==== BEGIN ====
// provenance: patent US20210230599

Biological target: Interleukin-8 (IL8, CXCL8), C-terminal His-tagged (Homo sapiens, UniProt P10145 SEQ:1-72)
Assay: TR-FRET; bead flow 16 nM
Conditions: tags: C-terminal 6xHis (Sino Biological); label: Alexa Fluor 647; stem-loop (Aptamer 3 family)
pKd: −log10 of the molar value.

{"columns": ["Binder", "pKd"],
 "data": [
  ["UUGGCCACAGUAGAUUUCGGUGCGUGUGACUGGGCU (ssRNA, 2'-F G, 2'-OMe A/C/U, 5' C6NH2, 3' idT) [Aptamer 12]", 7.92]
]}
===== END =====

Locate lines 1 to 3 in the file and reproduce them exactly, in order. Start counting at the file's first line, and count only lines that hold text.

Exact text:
// provenance: patent US20210230599

Biological target: Interleukin-8 (IL8, CXCL8), C-terminal His-tagged (Homo sapiens, UniProt P10145 SEQ:1-72)
Assay: TR-FRET; bead flow 16 nM